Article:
Inside Aralam Wildlife Sanctuary
The TEAM
FAQ about Aralam Wildlife Sanctuary (AWS)

Is there safari at AWS ?

The forest department by themselves does not conduct any Safari. You can hire a Jeep or bring your own vehicle and do a 15 km (one side) drive inside the sanctuary to Meenmutty Waterfalls.

What are the timings ?

The sanctuary is open on all 7 days, 365 days of the year and the timings are from 8 AM to 2 PM (Entry timing) and 6 PM is the exit timing. So, if you are reaching the sanctuary at 2 PM, then you have to get out from there by 6PM.

Is there accomodation at AWS?

The wildlife sanctuary has two IB (Inspection Bunglow) which used to be available for the public, but is now restricted only to govt. officials.

There is a dormitory which can accommodate upto 50 people, but is given only to big groups or school teams who come there for camps and is chargable extra.

is there an entry fee?

Yes. Nominal charges are present for the tickets and ticket should be taken for camera as well. Also, guide charges are extra. The guide fee is 300 rs (for group of 5), camera fee is 30 rs and per head fee is 15 rs according to their website. 

Can I go into the forest alone?

Minimum 5 member team should be present to get permission to go inside the sanctuary. Also, a guide is mandatory for all treks, even if you are bringing your own vehicle.

Is there food options at AWS ?

No. You will have to bring your own food as there are no restaurants at the AWS. You will find a local restaurant about 1 km outside the premise.

what are the chances of animal sighting?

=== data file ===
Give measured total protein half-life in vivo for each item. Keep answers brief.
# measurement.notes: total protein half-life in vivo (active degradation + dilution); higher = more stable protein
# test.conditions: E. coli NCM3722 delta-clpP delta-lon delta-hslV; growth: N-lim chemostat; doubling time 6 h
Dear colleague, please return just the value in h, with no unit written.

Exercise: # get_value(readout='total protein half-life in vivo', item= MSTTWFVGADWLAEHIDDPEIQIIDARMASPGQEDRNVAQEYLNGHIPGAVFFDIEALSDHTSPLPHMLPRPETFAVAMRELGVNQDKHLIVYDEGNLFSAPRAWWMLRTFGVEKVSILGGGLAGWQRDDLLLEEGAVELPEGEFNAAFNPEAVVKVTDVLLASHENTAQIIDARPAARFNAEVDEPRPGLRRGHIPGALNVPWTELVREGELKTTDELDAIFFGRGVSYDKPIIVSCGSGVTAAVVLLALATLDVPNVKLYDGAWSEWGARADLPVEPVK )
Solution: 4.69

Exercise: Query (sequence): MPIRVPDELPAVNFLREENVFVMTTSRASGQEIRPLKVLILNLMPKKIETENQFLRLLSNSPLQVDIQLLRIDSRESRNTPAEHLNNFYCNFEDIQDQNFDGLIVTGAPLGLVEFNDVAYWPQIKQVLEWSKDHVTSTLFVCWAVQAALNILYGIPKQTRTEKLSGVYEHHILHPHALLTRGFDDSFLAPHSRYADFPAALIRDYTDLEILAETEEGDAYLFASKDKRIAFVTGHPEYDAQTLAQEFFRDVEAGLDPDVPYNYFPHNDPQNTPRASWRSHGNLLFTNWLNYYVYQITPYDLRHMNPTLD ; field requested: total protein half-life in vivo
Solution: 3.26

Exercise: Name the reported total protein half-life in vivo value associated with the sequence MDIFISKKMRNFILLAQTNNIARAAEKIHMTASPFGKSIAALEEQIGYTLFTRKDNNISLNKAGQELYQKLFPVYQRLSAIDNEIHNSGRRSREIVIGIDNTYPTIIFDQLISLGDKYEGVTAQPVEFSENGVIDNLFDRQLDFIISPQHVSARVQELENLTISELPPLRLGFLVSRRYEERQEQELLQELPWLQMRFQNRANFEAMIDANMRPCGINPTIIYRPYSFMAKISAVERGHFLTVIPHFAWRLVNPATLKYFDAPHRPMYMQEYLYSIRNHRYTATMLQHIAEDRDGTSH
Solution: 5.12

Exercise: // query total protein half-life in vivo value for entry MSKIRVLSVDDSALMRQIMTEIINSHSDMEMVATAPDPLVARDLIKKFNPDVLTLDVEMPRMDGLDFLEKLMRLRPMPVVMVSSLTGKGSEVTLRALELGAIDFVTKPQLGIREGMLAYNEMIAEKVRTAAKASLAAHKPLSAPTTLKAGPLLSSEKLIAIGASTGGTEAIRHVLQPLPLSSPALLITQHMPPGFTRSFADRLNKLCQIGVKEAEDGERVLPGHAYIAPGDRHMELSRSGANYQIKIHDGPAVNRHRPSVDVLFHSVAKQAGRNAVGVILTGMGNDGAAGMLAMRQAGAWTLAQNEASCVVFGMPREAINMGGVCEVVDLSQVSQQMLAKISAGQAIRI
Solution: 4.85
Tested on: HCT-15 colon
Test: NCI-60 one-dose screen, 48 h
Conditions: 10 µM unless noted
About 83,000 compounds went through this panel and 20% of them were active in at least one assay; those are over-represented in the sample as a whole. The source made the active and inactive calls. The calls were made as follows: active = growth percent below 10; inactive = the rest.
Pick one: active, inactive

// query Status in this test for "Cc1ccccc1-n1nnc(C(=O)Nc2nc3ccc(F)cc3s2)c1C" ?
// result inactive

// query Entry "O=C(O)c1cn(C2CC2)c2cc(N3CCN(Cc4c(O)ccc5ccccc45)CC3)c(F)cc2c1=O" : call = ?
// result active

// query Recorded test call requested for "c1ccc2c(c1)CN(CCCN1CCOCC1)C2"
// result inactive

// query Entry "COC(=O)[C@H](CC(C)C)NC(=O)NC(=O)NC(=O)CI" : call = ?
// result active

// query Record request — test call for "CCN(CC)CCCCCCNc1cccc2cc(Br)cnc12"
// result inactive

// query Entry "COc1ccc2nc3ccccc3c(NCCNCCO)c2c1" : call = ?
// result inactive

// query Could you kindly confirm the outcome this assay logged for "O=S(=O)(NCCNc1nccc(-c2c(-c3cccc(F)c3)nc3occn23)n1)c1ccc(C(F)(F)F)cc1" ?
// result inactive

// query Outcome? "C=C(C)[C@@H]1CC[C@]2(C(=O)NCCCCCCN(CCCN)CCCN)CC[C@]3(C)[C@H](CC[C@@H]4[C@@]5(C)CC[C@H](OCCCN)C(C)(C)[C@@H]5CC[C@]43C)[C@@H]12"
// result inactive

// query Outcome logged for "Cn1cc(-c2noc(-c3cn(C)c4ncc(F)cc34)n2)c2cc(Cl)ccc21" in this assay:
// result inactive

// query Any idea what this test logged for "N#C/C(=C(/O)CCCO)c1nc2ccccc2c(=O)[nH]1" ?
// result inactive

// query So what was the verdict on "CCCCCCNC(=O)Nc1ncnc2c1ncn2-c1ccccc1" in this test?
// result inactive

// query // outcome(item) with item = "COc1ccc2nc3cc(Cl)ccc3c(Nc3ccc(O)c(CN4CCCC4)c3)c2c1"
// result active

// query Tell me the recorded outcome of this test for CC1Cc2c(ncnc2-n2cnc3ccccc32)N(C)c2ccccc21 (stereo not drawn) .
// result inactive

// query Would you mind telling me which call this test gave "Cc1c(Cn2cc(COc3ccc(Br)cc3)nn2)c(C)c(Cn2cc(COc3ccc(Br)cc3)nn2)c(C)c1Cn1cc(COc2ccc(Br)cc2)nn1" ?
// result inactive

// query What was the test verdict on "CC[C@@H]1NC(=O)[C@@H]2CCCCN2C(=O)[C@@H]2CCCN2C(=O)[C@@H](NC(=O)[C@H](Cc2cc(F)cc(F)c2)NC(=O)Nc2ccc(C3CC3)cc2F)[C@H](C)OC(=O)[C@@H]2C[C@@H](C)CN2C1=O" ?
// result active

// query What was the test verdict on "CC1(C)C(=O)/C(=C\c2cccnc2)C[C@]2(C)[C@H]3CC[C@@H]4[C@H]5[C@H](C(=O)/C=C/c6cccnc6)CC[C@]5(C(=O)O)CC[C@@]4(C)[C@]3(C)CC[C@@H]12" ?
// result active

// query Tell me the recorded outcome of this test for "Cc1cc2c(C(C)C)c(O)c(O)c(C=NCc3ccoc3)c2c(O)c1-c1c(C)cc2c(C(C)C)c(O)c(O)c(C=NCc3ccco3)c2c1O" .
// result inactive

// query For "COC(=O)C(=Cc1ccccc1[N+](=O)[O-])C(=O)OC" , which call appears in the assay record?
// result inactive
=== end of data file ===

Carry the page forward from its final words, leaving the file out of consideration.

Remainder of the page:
Chances of sighting animals like tiger or elephants are rare, but not impossible. However, you will frequently see monkeys, giant malabar squirrel, variety of rare birds and butterflies.

Can we do overnight stay at AWS?

No. Stay inside the forest is completely stopped. However, if you are planning a camp (with 30-50 group), then you can stay at the dormitory. Charges extra. Contact AWS for details.

Google Map Location:
Address and Phone Number:

Aralam Wildlife Sanctuary

Iritty 670703., Kannur, Kerala
India
Ph: +91- 490-2493160 (Iritty Office)
Ph: +91- 490-2413160 (Aralam Office)

Available in 10 km radius:
Useful External Links:
Aralam.com : An excellent website which gives in-depth details on the flora and fauna at aralam. Have details on the geography, climate and weather details and many more technical details of the sanctuary. However, many of the content here are outdated especially regarding accommodation details, trek details and about night camping (for instance, the place does not allow night trekking and stay inside the forest anymore).

Official page on Kerala Forest department website.

Official page on Kerala Tourism website.